The Nexus 5 is a ground-breaking device. For Android fans, this is the first high-end handset that customers can buy unsubsidized and activate on all but one of the major American carriers. This isn't a big deal with AT&T and T-Mobile, as Nexus 4 buyers could already use their networks last year, but the addition of Sprint is reason to take notice. If they can do it, it stands to reason that so could Verizon.
The first batch of Nexus 5 phones reached many early customers yesterday, but many of those taking advantage of the phone's compatibility with the Sprint network are having serious issues getting the device connected. According to several tips, this XDA thread, and this Google Groups thread, incompatible IMEI/MEID numbers on the phones are causing the activation process to fail, and giving major headaches all around.
Update: Sprint reached out to us with word that this is no longer an issue.
Sprint customer's missed out on the Nexus 4 last year, but that won't be the case this time. The carrier will start offering the Nexus 5 on November 8th for $149 on contract (after a mail-in rebate). This applies for customers looking to sign up for a new line or those who are eligible for an upgrade, and anyone who jumps on the offer will get guaranteed unlimited data for life.
Sprint Galaxy Nexus owners, you can put down those pitchforks. Your Android 4.3 update is finally coming. Sure, it's arriving just in time for Android 4.4, but hey, it's not like anyone promised that your updates would be timely. Oh, they did? Well, it gets worse. The update is rolling out in stages over a 10 - 21 day period, and device selection is random. Some of you may still have close to a month to go.
While Sprint's tri-band LTE network is far from a secret, the company's going on an all-out marketing offensive promoting the technology, which it's now given a name: Sprint Spark. Capitalizing on the unique capabilities of its newly-purchased Clearwire spectrum, Sprint is set to roll out what will likely be the US's largest LTE network in terms of spectrum usage over the coming years. That's primarily because Sprint's Clearwire acquisition granted it a block of wireless spectrum from 2500-2600MHz, the single largest contiguous frequency lease in use by any mobile data provider in the United States.
Verizon got it first (for once), but now it's time for Samsung Galaxy S4 owners on Sprint to get their Android 4.3 update on. The over-the-air download should be disseminating today, though we've yet to see confirmation from Sprint itself. Assuming that it is indeed going out, the update comes right on schedule, according to a leaked Samsung document.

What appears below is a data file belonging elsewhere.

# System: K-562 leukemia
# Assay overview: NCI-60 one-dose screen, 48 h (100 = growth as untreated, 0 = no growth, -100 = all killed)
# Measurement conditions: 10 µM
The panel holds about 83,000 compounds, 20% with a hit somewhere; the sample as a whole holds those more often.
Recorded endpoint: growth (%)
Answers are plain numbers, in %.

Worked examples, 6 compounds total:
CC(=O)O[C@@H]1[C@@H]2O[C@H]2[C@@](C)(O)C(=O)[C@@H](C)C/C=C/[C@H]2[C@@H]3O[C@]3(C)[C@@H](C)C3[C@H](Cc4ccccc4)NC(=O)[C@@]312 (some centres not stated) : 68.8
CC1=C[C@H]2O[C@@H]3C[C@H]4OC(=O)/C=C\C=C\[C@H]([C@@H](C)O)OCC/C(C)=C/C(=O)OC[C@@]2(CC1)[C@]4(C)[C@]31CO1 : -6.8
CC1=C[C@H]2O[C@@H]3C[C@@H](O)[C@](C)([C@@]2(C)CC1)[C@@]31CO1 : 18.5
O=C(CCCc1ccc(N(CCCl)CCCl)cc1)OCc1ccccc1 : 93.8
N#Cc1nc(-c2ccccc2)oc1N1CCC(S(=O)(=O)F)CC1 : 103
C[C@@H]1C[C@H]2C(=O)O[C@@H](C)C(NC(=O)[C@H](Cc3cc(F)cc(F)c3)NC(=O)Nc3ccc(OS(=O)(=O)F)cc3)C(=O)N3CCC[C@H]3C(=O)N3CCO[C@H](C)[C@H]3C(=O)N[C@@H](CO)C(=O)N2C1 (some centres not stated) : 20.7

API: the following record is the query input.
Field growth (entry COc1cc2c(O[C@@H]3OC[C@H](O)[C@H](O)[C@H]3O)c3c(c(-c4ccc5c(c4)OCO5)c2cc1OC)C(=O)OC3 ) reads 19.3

In addition to the standard Android 4.3 features, the OTA download (L720VPUAMJA) delivers compatibility with the Galaxy Gear smartwatch and Samsung's Knox encryption system.
Reputed leaker of phones @evleaks is talking about the Nexus 5 again today, and this time we're hearing that the device will be available on the Sprint network. An image of the Nexus 5 was included in the Twitter posting, but it doesn't appear to be any different than the other renders of the Nexus 5. So how's this going to work?
Coming to Sprint. pic.twitter.com/dzxgIzBPXG
— @evleaks (@evleaks) October 29, 2013
Sprint support has been on the table since the radio listings leaked, so this isn't a complete surprise.
Sprint's network unfortunately sticks customers with the worst combination of variables, giving them both slower speeds than competitors while having less coverage. This situation is slowly changing, with the company rolling out faster spectrum to markets across the country that typically don't get first priority. The latest rollout brings 4G LTE to pockets scattered all throughout the country, including Lexington, Kentucky; Pensacola, Florida; and Farmington, Missouri - the perfect name for the type of locations where Sprint likes to introduce LTE.
Last week we reported that a truck transporting 22,500 LG G2 smartphones headed for Sprint was stolen at a truck stop in Gary, Indiana. WDRB reports that at least one man who committed this daring high-stakes robbery has been caught in Louisville, Kentucky along with the 18-wheeler he stole. How was this fiendishly clever criminal apprehended?
He drove the truck into a telephone pole.
No, seriously. Mr. Juan Perez-Gonzalez was arrested by the Kentucky State Police near the scene of the accident, where the truck apparently containing most or all of the LG phones was still sitting.
It ain't exactly Gone In 60 Seconds, but at least one thief is now sitting on a pile of electronics worth more than any sportscar. CNET reports that a truck stolen from a Gary, Indiana truck stop contained 22,500 LG G2 smartphones, originally intended for a Sprint distribution center in Kentucky. At the unsubsidized price, the combined value of all those phones is more than twelve million dollars.
At the moment there don't appear to be any leads in the case, though police in Indiana and Illinois are looking for the truck and the thief, and the FBI is aware of the situation.